Friday, 17 February 2012
When we moved here we have no idea how incredibly infested this farm infact the whole town is with fruit fly. The numbers here are unbelievable. It is heart breaking throwing out more than half the fruit due to infestation. I hate it, I really really hate it. We moved in during peak fruit and therefore peak fruit fly season. It was too late to do anything so it all went to the bin.
This year we knew we have to do something. Having a handful of different types of trees makes commercial sprays tricky as different trees need different poison. We are also not particularly keen on using those chemicals on our farm. The alternative, organic sprays, baits, traps and bags. We researched, we read, we discussed and came up with our action plan.
This needs to be applied weekly, and reapplied again if it rains. It attracts both male and female fruit flies and poisons them. It is sprayed on the trunks of the trees. We instead decided to sray it into cups hanging in the trees so rain would not wash it away and apply twice a week.
Verdict: Trees with two cups hanging were completely lost to the fruit fly every single fruit gone. Are these cups the cause? are they attracting the fly to the tree but not to the cup? Is the poison too dry to kill them instead the just act as a lure? Next year I plan on putting some disks of felt into the cups so the lure can be soaked in and dried out slower.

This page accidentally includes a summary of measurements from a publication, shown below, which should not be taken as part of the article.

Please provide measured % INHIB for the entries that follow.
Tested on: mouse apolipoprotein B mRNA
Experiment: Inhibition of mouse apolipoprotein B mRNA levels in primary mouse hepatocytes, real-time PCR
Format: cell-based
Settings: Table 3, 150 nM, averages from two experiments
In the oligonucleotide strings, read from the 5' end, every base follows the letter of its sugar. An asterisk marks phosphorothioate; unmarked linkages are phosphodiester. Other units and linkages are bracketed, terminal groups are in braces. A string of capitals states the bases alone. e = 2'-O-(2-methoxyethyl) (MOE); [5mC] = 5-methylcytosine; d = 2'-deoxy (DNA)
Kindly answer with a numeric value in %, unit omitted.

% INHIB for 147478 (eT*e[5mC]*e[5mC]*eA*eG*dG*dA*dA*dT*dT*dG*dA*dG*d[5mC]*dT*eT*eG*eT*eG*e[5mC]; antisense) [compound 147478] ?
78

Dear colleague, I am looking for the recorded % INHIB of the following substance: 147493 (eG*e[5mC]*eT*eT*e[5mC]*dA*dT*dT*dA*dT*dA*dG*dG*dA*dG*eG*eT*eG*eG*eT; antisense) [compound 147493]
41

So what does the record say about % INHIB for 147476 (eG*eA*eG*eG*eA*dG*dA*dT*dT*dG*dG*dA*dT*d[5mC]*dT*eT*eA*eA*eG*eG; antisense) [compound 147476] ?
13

Fruit Fly traps
These are designed to attract the males and kill them in trap. It is suppose to help give and indication of how infested you are with fruit fly.
Verdict: Very very few flies in these traps but very large numbers of fly maggots in the fruit. Are they worth the money I do not know.
Place them over the fruit tie them off and keep the nasty little critters out.
Verdict: They work wonderfully. The fruit is free from the fruit fly maggots. Keeps most of the fruit safe from birds and fruit bats.
But can I bag an entire Quince tree? Can I bag our entire 200+ tree orchard. Likely not
Chooks and Ducks
Fruit fly pupates in the soil, once they hatch it takes 24hrs for their wings to be dry enough to fly. Having chooks and ducks free ranging under the trees should mean a significant amount of fruit fly eaten.
Verdict: We have a couple of acres for them to roam, 200+ trees and not enough poultry to make a great deal of impact. We are sure they helped to what degree is particularly hard to assess.
Where to from here? Have a bit of a cry, a little more of a cry then try and come up with a new plan. Do we use commercial sprays next year? Maybe. Will the fly just be blown in from elsewhere? Most likely. Will we ever beat the fruit fly?
Do we pack up and move? Yes. But we cannot, we cannot afford to move only 12months after moving in and Damo having not had a full time job for almost 3 years. This move has turned out to be one giant massive expensive mistake for many many reasons, the fruit fly being just one. For now we must knuckle down, bear with it, and turn this farm into the most productive farm we can, try and make improvements where we can so when we sell the place will sell quickly.
Posted by TRACEY at 09:00